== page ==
Timeseries Forecasting with the forecast R package and Shiny

Timeseries Forecasting with the forecast R package and ShinyAneesha BakhariaBlockedUnblockFollowFollowingFeb 6, 2016I’m more of a Python person — I love Python’s syntax, the tons of Machine Learning libraries in Python and Django (for web dev).

 …but I swap to R when necessity calls, and necessity usually takes the form of a useful library for which there is no Python alternative.

Sometimes its just a waste of time to port to another language and easier just to learn to load data and use the library.

This pretty much sums up my relationship with R.

I’ve mainly used Machine Learning algorithms (i.


, classification and clustering) and not done much with Timeseries Forecasting.

I did once investigate what was possible with Exponential Smoothing (ETS), ARIMA models and Timeseries decomposition.

I looked for a good implementation of these algorithms and found the wonderful Forecast R package written by Rob J Hyndman.

Around the same time I heard about Shiny and thought I’d see if I could learn to use both at the same time.

In under an hour I had a simple prototype UI that allowed a dataset to be selected, enter the months to forecast ahead and produced 3 graphs which included the timeseries decomposition, ARIMA forecast and ETS forecast.

I put the code up on Github as ShinyTimeseriesForecasting in 2013 and never thought much about it again.

This week (Feb 1, 2016) I came across an article about using Timeseries Forecasting on IoT datasets on Data Science Central.

It occurred to me that Timeseries Forecasting would be useful to identify trends and forecast into the future for IoT data.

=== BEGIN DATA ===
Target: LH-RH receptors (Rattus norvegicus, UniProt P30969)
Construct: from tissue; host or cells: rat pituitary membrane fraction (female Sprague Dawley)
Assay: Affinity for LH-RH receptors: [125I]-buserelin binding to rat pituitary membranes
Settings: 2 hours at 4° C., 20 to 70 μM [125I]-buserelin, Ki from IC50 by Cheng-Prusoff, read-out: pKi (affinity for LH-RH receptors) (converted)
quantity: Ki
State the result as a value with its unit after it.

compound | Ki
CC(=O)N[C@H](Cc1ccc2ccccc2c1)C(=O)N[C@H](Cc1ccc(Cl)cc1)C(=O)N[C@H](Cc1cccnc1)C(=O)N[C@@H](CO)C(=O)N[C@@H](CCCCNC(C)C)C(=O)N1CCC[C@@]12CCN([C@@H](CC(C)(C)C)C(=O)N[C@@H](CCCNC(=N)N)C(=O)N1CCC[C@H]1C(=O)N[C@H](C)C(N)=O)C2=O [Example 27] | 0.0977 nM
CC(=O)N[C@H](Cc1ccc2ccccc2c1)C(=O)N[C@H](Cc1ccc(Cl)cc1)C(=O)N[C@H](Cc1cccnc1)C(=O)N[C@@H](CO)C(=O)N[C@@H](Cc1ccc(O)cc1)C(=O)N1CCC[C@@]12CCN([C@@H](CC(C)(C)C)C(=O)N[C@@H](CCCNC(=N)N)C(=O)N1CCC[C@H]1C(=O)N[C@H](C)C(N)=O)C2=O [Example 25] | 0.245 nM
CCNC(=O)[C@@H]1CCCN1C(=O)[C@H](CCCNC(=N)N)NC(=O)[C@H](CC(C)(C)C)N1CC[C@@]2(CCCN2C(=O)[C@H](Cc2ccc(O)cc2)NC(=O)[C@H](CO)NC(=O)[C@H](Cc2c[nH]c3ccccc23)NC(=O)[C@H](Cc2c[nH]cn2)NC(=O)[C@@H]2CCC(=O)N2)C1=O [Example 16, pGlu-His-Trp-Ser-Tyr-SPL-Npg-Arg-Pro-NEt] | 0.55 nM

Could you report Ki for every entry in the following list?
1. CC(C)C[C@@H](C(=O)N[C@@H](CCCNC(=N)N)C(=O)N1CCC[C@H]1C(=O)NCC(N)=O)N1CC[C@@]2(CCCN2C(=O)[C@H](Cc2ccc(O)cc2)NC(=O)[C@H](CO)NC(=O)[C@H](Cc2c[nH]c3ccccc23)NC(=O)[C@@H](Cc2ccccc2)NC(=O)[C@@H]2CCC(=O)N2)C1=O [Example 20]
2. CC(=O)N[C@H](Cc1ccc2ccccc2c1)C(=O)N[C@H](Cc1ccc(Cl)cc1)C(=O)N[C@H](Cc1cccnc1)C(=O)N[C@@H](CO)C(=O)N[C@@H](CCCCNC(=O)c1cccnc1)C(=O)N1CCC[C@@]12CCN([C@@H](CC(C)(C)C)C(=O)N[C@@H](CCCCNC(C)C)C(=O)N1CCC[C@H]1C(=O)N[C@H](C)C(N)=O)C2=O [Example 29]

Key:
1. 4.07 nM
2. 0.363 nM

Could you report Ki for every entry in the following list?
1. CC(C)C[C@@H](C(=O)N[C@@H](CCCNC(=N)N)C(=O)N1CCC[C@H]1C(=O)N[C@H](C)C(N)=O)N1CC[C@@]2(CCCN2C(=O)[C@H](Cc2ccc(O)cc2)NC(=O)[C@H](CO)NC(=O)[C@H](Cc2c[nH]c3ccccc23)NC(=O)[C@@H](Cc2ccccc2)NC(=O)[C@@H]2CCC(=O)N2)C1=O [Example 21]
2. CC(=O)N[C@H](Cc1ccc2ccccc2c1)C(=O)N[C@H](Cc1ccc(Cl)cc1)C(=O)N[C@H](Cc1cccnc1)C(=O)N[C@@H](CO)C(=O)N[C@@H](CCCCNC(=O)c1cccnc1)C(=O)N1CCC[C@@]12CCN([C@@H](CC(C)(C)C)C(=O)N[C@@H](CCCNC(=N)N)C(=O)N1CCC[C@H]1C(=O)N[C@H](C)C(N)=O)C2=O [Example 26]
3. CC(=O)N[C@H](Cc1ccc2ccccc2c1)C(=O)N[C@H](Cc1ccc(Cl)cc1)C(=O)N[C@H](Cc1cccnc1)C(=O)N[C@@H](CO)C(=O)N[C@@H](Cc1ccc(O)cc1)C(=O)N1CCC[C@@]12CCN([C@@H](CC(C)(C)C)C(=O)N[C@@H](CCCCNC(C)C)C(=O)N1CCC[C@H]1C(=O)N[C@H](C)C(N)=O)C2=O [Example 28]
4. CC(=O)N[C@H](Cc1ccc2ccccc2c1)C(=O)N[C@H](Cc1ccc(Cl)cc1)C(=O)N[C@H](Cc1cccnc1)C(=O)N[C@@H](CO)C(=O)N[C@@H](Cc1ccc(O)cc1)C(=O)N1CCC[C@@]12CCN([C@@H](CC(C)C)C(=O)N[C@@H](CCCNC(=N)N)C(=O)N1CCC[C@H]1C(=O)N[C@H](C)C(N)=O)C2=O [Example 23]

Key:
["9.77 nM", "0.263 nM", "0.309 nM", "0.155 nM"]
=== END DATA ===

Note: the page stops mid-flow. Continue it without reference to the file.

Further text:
This prompted me to resurrect the ShinyTimeseriesForecasting app and deploy it to shinyapps.

io — you can have a play here: https://aneesha.


io/ShinyTimeseriesForecasting/The Shiny UI to display ETS, ARIMA and Timeseries Decomposition using the Forecast R packageIt’s very easy to build a UI to explore data with using Shiny!Timeseries DecompositionOnce a data is loaded as a timeseries object, the decompose method returns the trend, seasonal, random and observed components for the dataset which can easily be plotted using plot().

library(datasets)library(forecast)ds_ts <- ts(AirPassengers, frequency=12)f <- decompose(ds_ts)plot(f)Timeseries DecompositionARIMA ForecastingThe power of the Forecast package can be illustrated by what it is able to do in 2 lines of code.


arima() finds the best ARIMA model and forecast method uses the model to forecast out to the specified time period.

library(datasets)library(forecast)fit <- auto.

arima(AirPassengers)plot(forecast(fit, h=12))ARIMA Forecast (12 months ahead)Exponential Smoothing (ETS) ForecastingThe Forecast package also includes ETS models which once fitted can also be forecast out to a specified time period and plotted.

library(datasets)library(forecast)fit <- ets(AirPassengers)plot(forecast(fit, h=12))ETS Forecast (12 months ahead).

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